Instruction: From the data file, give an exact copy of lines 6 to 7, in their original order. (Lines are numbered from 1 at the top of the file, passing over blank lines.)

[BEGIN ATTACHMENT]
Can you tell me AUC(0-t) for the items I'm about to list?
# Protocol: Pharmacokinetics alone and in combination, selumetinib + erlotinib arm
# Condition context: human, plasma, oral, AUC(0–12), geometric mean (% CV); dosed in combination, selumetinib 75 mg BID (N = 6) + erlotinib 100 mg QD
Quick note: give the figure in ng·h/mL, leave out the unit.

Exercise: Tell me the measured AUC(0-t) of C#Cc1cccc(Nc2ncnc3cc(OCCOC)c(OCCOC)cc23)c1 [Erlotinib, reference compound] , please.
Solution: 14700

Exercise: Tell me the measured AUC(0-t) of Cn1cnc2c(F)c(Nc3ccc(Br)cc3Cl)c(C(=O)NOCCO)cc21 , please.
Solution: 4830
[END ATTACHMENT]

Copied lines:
Solution: 14700

Exercise: Tell me the measured AUC(0-t) of Cn1cnc2c(F)c(Nc3ccc(Br)cc3Cl)c(C(=O)NOCCO)cc21 , please.